U.S. stocks rebounded on Wednesday following a session defined by major weakness in technology stocks.
The Nasdaq Composite rose 0.9% as major tech names rebounded. The S&P 500 rose 0.4%, while the Dow added 22 points.
Major tech shares rebounded in early trading. Apple and Tesla gained about 1% each after falling 3.5% and 1.7% respectively on Tuesday.
There was good earnings news in the tech sector as well. Activision Blizzard rose more than 5% and ride-hailing company Lyft gained over 4% in premarket trading after better-than-expected earnings reports.
Outside of tech, General Motors shares jumped more than 3% in early trading after earnings blew past expectations.
On Tuesday, investors exited technology and growth stocks, pushing the Nasdaq Composite down 1.9%. Along with losses in Apple and Tesla, shares of Netflix lost 1.2%, and Microsoft dropped 1.6%. Amazon and Facebook shed 2.2% and 1.3%, respectively. Alphabet fell 1.6%.
The S&P 500 wiped out Monday’s gains, dropping 0.7%. The Dow Jones Industrial Average ended the day up about 20 points after dropping more than 300 points at one point Tuesday.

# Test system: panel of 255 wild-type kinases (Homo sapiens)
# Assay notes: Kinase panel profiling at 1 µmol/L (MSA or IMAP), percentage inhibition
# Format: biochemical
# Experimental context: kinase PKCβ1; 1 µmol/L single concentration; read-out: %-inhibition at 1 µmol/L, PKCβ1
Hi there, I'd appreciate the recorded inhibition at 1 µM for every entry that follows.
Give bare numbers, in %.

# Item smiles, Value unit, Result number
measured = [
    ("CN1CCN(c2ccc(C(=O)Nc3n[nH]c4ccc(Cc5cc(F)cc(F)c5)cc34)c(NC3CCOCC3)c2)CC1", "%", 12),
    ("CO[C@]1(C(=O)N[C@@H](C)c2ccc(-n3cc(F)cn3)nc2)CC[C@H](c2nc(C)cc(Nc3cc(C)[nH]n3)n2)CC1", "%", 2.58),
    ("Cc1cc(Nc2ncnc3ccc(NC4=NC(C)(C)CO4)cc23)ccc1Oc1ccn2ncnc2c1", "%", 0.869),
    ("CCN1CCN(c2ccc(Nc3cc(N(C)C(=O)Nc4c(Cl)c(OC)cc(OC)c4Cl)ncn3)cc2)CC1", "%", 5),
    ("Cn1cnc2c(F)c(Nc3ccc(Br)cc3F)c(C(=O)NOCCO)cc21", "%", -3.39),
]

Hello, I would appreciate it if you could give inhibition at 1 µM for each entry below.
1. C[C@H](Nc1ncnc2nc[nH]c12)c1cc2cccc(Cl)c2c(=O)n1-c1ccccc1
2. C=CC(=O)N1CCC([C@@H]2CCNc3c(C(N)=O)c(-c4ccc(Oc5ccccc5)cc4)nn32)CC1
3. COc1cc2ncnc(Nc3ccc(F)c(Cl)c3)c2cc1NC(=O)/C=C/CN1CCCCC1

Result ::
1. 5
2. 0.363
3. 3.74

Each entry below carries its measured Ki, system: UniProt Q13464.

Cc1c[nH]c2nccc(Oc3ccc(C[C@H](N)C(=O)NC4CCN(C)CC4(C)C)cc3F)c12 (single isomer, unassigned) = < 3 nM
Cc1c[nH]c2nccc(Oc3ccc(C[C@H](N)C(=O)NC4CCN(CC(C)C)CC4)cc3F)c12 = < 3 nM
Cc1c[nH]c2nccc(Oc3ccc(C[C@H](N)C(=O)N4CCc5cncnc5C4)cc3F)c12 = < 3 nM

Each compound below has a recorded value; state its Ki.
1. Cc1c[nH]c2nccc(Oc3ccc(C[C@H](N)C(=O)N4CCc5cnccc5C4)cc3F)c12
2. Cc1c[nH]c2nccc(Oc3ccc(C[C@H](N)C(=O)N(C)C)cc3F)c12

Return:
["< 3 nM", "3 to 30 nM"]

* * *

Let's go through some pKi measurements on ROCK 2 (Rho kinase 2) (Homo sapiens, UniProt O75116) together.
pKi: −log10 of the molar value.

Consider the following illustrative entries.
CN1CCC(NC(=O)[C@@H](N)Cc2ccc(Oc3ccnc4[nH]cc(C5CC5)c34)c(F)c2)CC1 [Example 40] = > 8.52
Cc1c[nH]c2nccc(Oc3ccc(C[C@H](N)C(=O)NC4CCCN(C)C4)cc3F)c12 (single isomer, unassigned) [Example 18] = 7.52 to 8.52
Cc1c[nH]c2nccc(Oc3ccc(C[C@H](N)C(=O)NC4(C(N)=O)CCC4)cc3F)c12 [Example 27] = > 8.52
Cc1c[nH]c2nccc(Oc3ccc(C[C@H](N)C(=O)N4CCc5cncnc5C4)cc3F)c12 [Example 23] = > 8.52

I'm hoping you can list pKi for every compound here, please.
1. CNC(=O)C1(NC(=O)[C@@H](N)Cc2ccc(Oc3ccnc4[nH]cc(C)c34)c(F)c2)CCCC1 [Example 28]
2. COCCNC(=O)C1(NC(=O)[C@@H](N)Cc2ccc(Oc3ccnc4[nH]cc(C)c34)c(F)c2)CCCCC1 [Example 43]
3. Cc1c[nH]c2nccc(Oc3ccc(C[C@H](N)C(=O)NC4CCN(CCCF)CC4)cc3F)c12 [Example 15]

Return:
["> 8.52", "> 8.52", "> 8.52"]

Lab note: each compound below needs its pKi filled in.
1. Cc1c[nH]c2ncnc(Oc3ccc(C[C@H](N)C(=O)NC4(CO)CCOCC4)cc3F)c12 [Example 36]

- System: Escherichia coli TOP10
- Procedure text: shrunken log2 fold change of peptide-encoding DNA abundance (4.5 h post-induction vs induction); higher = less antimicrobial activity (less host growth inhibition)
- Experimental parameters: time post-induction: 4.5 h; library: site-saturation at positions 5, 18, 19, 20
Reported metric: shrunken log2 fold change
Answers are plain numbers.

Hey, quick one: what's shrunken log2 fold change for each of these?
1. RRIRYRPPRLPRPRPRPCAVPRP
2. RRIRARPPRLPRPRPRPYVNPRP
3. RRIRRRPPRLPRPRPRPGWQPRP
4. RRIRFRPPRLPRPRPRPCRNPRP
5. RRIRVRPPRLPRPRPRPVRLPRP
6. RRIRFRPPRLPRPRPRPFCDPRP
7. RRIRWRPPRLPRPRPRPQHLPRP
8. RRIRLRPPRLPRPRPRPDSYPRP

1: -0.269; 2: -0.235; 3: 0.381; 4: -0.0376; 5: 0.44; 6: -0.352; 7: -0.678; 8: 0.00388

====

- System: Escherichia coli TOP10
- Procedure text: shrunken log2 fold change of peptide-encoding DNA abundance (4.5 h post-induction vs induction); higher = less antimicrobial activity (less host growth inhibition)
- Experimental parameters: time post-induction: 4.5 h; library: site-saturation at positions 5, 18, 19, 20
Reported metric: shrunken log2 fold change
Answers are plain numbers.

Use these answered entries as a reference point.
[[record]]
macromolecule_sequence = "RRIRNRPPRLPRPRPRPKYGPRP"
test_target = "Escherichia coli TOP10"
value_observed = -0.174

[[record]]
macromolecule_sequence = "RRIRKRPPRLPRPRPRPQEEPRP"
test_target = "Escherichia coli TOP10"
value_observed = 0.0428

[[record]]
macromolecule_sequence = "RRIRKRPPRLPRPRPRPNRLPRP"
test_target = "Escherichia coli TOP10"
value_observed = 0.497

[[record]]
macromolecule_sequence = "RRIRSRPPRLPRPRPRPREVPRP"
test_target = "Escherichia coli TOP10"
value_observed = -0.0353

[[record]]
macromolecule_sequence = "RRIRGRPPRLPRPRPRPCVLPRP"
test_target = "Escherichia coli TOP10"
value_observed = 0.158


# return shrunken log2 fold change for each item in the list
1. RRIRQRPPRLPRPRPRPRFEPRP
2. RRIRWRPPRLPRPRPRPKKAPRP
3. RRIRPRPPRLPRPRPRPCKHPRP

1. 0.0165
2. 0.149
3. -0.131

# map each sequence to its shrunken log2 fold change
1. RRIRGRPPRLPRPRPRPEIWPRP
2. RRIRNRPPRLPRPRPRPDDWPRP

The small-cap benchmark Russell 2000 fell 1.3%. Reopening plays like airlines, casinos and cruise lines also saw selling pressure.
There are a number of possible reasons for the downward pressure, including fears about rising inflation, concerns the Federal Reserve may have to taper monetary stimulus earlier than telegraphed, and the potential for tax hikes in the months ahead.
U.S. equities hit lows of the day following Treasury Secretary Janet Yellen’s comments that interest rates may have to rise somewhat to keep economy from overheating. Later in the day, the former Fed Chairman tempered her comments somewhat, saying she respects the central bank’s independence and was not trying to influence decision-making there. “It’s not something I’m predicting or recommending,” Yellen told the Wall Street Journal’s CEO Council Summit in follow-up comments.
While earnings have been coming in strong for the first quarter and companies have been raising guidance, stocks are not always moving upward following good news. Investors told CNBC this could mean the positive outlook is already priced into stocks.
Private payrolls rose by 742,000 jobs in April, according to ADP. This result was below expectations of 800,000 jobs from economists surveyed by Dow Jones.
ADP did revise its March report upward by 48,000 jobs. These numbers come ahead of Friday’s closely-watched jobs report.
Two key readings on the services sector will also be released on Wednesday morning.
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